Pretend You're Happy, Blame Gustav at Radio Bean in Burlington, Saturday, January 10.
I’ve been duped. And I blame MySpace.
In my Soundbites column last week , I expressed excitement for a then-upcoming show at Burlington’s Radio Bean from Brattleboro-based collective Pretend You’re Happy  and a satellite act, Blame Gustav . Based on the music available on the former’s MySpace profile page, I had the group pegged as something of an orchestral indie-folk band, which, as it turned out, was true. But I also had them pegged as a good one, which, as it turned out, wasn’t. At least not live.
The show’s listed start time was 9 p.m. Adjusting for the typical rock-show lag — a strategy that works everywhere except Higher Ground, which has an annoying habit of consistently starting on time — and also for Radio Bean’s particular nonchalance with regard to punctuality, I strolled through the coffee shop’s ice-encrusted doors shortly after 9:30.
Just as I removed my glasses to wipe the fog from the lenses, Boston’s Ambitious Tugboat  launched into their final song. As I blindly felt my way to the back of the room, I found myself digging their ragged, drunk-folk sound. Making a mental note to keep an eye out for return engagements, I settled into a spot in the far corner by the bar. The Bean was not quite full. But even at slightly less than capacity, standing room in the cozy hipster haunt translates to “jostling room.” When is that expansion happening again?
Some interminable amount of time later — this would become a running theme of the evening — Blame Gustav took the stage. Consisting of Tobias Novak on keys and lead vocals and Jeremiah Morelock Brown on guitar and backing vocals, the duo traded in aggressively uninspired piano-rock. Wildly over-the-top and rhythmically schizophrenic keyboard licks clashed with even more melodramatic lyrical ruminations. You might think such fare would call for appropriately histrionic vocals. And you would be wrong. Instead, Novak’s melodies were comparatively unadventurous, delivered in a grating nasal monotone.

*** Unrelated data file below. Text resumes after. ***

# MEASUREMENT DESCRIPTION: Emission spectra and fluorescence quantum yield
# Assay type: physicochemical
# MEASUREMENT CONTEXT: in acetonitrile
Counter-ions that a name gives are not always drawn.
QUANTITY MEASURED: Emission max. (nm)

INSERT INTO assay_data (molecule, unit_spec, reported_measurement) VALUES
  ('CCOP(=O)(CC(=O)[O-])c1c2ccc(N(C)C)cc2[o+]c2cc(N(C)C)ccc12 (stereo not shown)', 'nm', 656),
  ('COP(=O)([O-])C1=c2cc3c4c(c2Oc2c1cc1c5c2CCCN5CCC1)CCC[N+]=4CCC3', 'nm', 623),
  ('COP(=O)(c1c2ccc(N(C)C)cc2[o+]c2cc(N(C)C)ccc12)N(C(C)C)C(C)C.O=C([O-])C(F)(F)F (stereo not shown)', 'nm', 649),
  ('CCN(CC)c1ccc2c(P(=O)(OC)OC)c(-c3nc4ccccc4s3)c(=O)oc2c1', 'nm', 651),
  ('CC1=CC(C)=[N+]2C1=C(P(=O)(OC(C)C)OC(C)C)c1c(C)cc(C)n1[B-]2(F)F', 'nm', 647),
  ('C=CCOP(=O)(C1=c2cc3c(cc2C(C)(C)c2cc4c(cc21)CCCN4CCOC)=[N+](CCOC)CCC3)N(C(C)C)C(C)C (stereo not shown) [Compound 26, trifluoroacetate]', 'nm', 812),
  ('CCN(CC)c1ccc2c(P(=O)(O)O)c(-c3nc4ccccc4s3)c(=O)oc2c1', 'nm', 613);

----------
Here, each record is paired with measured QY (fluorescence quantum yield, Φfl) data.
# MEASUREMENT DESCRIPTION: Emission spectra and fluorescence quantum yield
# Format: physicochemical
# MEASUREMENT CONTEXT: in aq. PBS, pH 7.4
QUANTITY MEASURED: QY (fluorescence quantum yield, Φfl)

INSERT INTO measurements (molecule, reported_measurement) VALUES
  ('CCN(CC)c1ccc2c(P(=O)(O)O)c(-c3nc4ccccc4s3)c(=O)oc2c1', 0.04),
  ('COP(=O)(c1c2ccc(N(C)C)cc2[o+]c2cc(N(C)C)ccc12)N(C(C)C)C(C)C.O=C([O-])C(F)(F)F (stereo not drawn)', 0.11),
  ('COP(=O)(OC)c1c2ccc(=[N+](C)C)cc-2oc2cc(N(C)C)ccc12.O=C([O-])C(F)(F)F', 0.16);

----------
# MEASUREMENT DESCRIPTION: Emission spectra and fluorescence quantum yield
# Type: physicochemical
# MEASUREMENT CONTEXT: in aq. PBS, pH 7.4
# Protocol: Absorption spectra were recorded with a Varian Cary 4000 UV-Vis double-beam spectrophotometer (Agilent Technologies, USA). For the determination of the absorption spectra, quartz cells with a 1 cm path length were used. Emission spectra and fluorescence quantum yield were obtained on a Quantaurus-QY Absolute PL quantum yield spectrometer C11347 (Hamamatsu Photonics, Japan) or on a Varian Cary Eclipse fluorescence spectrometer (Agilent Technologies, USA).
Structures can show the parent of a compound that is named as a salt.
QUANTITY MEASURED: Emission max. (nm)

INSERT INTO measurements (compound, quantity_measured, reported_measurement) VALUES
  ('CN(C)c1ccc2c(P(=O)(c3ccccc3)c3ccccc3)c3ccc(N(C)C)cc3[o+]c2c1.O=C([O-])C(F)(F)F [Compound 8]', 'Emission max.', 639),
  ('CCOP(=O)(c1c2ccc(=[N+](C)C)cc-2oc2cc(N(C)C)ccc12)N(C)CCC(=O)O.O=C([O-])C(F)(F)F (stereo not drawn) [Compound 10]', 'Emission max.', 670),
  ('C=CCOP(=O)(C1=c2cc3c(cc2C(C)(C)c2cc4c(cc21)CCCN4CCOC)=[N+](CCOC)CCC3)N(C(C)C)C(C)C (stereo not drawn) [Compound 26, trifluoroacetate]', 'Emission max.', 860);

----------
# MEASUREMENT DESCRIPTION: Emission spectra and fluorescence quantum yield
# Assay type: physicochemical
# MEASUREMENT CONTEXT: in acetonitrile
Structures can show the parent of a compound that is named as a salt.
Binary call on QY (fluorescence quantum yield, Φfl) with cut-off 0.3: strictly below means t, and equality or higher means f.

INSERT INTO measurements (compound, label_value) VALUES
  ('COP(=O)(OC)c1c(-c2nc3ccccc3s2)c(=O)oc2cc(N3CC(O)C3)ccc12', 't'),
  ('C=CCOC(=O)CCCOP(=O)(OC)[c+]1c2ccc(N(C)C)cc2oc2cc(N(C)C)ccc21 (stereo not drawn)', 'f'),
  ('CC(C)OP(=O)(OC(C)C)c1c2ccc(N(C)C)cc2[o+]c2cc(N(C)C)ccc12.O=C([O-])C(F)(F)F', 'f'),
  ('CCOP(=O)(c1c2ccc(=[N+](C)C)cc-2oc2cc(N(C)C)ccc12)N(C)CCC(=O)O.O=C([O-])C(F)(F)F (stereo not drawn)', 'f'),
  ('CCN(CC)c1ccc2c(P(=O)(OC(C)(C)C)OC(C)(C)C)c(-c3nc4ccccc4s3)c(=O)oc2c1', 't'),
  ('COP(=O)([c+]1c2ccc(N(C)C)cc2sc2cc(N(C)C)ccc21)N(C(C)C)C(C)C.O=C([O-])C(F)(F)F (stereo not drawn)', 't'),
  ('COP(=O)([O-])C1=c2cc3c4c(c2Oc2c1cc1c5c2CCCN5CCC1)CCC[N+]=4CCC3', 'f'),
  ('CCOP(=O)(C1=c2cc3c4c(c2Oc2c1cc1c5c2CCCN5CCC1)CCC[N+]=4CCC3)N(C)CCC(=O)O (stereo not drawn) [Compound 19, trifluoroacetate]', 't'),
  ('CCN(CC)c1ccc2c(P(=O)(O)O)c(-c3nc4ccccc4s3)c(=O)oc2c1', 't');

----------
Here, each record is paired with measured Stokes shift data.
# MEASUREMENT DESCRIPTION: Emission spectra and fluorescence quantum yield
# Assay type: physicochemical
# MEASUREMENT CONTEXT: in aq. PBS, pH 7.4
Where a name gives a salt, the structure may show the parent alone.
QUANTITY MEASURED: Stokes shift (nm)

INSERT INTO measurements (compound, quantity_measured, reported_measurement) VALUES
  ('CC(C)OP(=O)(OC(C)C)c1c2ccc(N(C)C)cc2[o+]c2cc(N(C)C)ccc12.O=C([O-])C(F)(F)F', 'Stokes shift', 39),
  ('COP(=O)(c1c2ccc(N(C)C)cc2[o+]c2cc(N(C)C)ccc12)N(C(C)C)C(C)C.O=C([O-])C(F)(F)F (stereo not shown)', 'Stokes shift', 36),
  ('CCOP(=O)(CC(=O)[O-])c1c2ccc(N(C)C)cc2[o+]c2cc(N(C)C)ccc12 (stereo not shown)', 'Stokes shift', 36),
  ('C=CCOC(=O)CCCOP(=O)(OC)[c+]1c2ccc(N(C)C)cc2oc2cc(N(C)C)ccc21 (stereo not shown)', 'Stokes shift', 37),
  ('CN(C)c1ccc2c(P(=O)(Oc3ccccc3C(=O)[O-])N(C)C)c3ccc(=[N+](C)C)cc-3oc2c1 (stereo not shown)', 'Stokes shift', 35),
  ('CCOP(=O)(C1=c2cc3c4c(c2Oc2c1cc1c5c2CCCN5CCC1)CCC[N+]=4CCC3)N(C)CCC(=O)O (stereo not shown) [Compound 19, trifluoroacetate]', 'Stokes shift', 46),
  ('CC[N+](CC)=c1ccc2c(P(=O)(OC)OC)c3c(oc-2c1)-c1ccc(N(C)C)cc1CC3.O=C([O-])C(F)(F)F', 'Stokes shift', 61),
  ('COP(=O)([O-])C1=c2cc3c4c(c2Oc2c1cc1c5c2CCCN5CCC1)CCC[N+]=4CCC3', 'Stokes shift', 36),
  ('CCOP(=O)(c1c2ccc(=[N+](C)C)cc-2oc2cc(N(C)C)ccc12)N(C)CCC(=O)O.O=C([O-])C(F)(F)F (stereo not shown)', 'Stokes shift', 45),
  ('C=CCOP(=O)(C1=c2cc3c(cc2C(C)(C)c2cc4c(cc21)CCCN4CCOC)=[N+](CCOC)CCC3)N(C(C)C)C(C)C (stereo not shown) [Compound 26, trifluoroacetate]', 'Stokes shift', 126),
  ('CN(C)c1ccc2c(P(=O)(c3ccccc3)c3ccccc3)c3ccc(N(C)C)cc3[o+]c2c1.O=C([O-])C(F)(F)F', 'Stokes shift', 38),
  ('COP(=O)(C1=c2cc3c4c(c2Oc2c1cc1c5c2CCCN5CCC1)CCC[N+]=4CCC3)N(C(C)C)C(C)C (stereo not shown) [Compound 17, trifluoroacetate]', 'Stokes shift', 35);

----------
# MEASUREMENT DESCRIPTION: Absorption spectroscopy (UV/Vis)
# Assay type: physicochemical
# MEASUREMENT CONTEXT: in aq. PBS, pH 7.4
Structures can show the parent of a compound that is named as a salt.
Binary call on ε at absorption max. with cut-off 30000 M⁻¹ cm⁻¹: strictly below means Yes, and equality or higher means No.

Polite applause would soon give way to idle bar chatter, to the point that Novak was compelled to ask, nay, demand the thinning crowd to quiet before a number of songs. That’s never a good sign. And it isn’t easy to watch any artist go through it, deservedly or not.
Some interminable amount of time later — it was actually 11:40 p.m. But see what I mean? Local rockers The Cave Bees  were scheduled to start at 11:00 p.m. — Blame Gustav gave way, or rather, morphed into Pretend You’re Happy. The sprawling septet consumed the stage and then some as Brown and Novak were joined by an upright bassist, an electric bassist, a drummer and a flautist — the latter of whom also made a few cameos with Gustav, inspiring a lively discussion on the street concerning the merits, or lack thereof, of flute in rock music. Gotta love the Bean.
A false-start sound check later, the show began with a song called “The Other Side of the Earth.” Anyone who’s ever wondered exactly how many different keys it is possible for one band to play in at one time would have found the tune fascinating. Answer: all of them, apparently. Everyone else, not so much. Which brings us back to MySpace.
The online versions of the band’s tunes — from their self-titled debut album released last fall — present a sonically arresting group with strong indie-folk roots and a flair for the orchestral. Though not immaculate by any means, slight imperfections in pitch and rhythm actually lend the material a sly, quirky charm — not unlike the work of fellow Brattleboro artist Forrest Mulerath, who contributed to the PYH recording. Picture Jonathan Richman fronting Bright Eyes’ ragtag orchestra from Lifted and you’re close.
Whether through lack of practice, unchecked studio chicanery or, perhaps, sheer inability, Pretend You’re Happy simply couldn’t reproduce the endearing qualities of their recorded music live. And it wasn’t even close. Rather, the audience was treated to a cacophonous din of out-of-tune — or simply not tuned? — instruments, incessant microphone feedback and an overwhelmingly underwhelming night at Radio Bean.